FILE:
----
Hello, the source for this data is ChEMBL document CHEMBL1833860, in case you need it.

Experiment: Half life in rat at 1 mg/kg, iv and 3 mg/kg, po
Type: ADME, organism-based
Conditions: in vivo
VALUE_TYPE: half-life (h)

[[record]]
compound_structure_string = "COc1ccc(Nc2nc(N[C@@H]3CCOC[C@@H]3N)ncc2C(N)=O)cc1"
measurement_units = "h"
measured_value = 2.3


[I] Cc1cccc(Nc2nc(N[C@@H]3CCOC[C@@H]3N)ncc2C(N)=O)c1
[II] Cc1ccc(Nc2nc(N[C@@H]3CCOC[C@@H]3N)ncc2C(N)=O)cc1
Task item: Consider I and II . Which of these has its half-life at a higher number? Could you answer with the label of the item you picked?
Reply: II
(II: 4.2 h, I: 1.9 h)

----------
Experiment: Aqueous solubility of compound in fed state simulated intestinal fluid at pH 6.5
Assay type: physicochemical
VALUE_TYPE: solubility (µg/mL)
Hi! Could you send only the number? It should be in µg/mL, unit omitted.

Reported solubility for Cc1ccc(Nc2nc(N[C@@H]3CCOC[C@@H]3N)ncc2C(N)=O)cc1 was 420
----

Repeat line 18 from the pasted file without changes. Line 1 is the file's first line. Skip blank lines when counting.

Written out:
VALUE_TYPE: solubility (µg/mL)